As the United States capital,Washington, D.C. is a de facto magnet for smart people who want to make an impact on government. The city doesn’t often make headlines for its contemporary architecture, though occasionally, a sharp new project breaks into the parade of undistinguished office buildings. One of those is a newly unveiled 11-story structure by Brooklyn-based REX at 2050 M Street, between Washington and Dupont Circles. Read More
With architects seeking lower carbon building alternatives and renewable materials, there is a growing interest in innovative mass timber building systems.
At the forefront is the University of Massachusetts, Amherst, and its new home for departments of Architecture, Building Construction Technology, and Landscape Architecture and Regional Planning using an array of mass timber products including glulam, CLT shear walls and composite floors to help reduce the building’s carbon footprint while meeting the same standards for safety and performance as other building types.
Designed by Leers Weinzapfel Associates, the 86,000 sq ft Design Building will be the first of its kind in the U.S. to feature these innovative technologies in a unique, cantilevered form. Peggi Clouston, a UMass Professor researching wood products for over two decades, proudly notes, “this building will be a living laboratory to teach and inspire our students, the next generation of design professionals, about building sustainably with mass timber.” Clouston is leading an interdisciplinary team of faculty and graduate students at UMass on a companion exhibition that will feature a student-built timber grid shell and showcase the transformational advances in wood construction in recent years.
For more on innovative wood design and mass timber, visit reThink Wood.
Rendering of the proposed S.S. United States conversion (Courtesy GBX)
New York City has 520 miles of coastline. The city’s coastline-to-swanky-offshore-vessel ratio, however, is seriously skewed. Although New Yorkers may enjoy drinks on the Frying Pan, at Chelsea Piers, or visit the oil tanker cultural center aboard the Mary A. Whalen, in Red Hook, there is certainly room for another moldering boat-turned-modern-recreation-and-entertainment-space. Read More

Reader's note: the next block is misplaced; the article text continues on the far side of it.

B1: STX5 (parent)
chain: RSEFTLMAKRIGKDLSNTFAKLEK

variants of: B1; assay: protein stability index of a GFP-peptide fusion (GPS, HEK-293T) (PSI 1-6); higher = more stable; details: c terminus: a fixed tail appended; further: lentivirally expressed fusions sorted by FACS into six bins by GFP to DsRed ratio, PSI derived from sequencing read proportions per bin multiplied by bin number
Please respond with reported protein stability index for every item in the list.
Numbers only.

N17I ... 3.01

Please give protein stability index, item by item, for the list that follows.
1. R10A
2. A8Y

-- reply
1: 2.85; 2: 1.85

In Lego‘s hometown of Billund, Denmark, 3,000 residents came together to celebrate the topping out of the Bjarke Ingels Group (BIG) Lego House. Devoted to the international company, the buildings modular aesthetic is derived from the signature Lego toy bricks. Read More
At most museums, “Do Not Touch” is a core commandment. Even at idiosyncratic institutions like the New York Hall of Science or the City Museum in St. Louis, licking or sniffing the exhibits is not encouraged. The behavioral guidelines are very different at Brooklyn’s just-opened Museum of Food and Drink (MOFAD) Lab. MOFAD Lab engages all five senses to investigate the history, science, and culture of food and drink.
OMA‘s Timmerhuis project for Rotterdam, a gleaming stack of municipal offices, will open to the public on December 11, 2015. The mixed-use building will primarily house office space taking up 262,000 square feet with residential, parking, gallery, and retail spaces occupying the rest of the building.
The Stevens Institute of Technology‘s SURE HOUSE has won the biennial United States Department of Energy’s Solar Decathlon for 2015, beating out 13 other teams. Showcasing aesthetics, serious sustainability, and financial viability wrapped in a tiny and efficient solar house, the winning dwelling scored consistently well in all ten of the competition’s categories. Read More
Those feeling nostalgic for the New York of yesterday can feast on time lapse renderings by Brooklyn-based MARCH for Marvel Architects‘ 34 Prince Street. The New York firm is converting the former convent, orphanage, and school into luxury residences. Newly released renderings depict the 1825 Federal-style building as it was in 1900, 1940, 1980, and 2016 (the project’s expected completion date). Read More
It’s that time of year again. The Architecture & Design Film Festival is back with a roundup of films on architecture, design, and the built environment. It’s a great way of taking the pulse of what’s going on here and abroad, and how work is being represented to a wider public.